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Int J Oncol. 2006 Feb;28(2):399-410.

Genomic signature induced by pregnancy in the human breast.

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Fox Chase Cancer Center, Philadelphia, PA 19111, USA.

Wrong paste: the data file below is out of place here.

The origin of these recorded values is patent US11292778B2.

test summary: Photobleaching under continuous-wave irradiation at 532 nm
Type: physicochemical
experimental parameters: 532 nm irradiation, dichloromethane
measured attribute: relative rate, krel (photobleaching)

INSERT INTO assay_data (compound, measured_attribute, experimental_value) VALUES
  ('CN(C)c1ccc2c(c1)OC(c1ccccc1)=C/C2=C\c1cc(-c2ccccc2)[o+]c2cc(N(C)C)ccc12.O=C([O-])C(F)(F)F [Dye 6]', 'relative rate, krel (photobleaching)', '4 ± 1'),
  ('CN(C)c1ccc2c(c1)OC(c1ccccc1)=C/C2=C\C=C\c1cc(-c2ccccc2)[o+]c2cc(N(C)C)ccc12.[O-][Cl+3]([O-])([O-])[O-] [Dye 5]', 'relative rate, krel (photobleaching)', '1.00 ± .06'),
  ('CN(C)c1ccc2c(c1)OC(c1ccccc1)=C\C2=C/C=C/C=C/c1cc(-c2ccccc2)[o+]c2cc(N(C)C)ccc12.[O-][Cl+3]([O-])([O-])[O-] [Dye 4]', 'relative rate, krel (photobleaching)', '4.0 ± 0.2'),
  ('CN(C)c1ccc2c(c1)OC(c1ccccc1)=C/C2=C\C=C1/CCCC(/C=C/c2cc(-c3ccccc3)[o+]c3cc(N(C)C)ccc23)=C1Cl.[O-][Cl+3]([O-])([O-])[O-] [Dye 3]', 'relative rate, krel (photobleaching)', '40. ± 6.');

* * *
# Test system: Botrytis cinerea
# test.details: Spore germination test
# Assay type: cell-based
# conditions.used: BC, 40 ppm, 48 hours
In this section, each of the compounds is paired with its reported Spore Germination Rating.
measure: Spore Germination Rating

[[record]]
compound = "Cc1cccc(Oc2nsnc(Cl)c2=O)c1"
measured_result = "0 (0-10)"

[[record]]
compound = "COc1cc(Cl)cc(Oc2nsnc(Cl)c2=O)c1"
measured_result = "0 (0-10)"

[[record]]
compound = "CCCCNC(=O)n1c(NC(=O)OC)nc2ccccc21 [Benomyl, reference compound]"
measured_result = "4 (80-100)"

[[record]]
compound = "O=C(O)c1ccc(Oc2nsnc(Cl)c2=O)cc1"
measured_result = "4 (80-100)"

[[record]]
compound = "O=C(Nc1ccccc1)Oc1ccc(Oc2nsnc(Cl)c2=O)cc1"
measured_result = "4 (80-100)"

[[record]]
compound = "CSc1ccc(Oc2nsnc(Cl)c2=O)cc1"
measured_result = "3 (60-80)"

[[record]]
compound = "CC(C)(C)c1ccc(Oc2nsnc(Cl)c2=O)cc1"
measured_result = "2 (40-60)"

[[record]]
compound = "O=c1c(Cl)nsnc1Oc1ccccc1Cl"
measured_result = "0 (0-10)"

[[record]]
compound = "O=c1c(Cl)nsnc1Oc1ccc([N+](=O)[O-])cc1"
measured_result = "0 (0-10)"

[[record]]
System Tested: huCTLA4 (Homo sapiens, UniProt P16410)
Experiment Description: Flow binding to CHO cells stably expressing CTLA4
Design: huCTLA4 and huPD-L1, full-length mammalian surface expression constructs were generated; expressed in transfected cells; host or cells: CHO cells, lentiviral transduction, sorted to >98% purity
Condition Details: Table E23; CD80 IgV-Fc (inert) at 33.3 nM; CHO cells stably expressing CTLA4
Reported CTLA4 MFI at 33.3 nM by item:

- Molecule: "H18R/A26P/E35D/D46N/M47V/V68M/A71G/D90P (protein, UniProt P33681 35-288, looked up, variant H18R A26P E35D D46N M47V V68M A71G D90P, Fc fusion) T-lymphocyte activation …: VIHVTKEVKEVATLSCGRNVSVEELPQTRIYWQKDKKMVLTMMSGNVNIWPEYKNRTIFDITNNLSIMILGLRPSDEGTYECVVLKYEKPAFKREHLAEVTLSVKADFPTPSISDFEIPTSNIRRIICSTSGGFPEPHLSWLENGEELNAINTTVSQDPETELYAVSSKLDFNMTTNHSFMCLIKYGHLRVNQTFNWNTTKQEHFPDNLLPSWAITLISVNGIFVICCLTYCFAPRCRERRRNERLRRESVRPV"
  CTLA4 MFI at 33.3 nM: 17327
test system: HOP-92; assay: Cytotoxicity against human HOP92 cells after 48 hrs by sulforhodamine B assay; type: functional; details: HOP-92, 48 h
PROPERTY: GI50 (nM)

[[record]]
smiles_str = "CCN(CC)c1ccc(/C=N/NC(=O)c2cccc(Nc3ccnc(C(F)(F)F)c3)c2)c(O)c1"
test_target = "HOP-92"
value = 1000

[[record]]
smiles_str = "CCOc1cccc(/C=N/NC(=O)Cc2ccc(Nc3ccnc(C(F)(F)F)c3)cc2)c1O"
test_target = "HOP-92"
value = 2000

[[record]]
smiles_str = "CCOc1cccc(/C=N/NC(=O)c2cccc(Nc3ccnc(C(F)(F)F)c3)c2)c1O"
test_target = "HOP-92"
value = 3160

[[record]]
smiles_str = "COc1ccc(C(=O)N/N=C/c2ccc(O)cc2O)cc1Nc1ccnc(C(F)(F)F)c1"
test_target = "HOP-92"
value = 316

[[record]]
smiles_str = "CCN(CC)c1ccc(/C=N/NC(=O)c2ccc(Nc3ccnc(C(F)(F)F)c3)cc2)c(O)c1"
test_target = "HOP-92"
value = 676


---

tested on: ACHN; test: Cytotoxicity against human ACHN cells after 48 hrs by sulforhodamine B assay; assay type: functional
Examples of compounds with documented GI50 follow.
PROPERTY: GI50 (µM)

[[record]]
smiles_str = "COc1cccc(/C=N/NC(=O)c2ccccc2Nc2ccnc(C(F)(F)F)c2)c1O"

We have postulated that the lifetime protective effect of an early pregnancy against breast cancer is due to the complete differentiation of the mammary gland characterized by a specific genomic signature imprinted by the physiological process of pregnancy. For demonstrating this hypothesis we compared the genomic profile of the epithelium and the stroma of normal breast tissues from reduction mammoplasties performed in postmenopausal parous and nulliparous women. The epithelium and the stroma were separately dissected using laser capture microdissection (LCM) and the RNA of each compartment and each sample was isolated, amplified using PCR methodology, and hybridized to cDNA glass-microarrays containing 40,000 human cDNA features. The separation of the epithelial compartment from the interlobular stroma of Lob 1 using LCM allowed us to determine that the epithelial component contained 4,828 genes that were equally expressed in both nulliparous and parous women. There were 73 known genes that included immune-modulation-, DNA repair-, programmed cell death-, chromatin remodeling- and transcription-related genes, whereas in the breast of nulliparous women there were 20 different known genes that were upregulated. Our data provide evidence that breast tissues of postmenopausal parous women express in both the epithelial and the stromal compartments numerous genes that differ significantly from those present in breast tissues of post-menopausal nulliparous women, which could be important contributors to the genomic signature induced by an early full term pregnancy.

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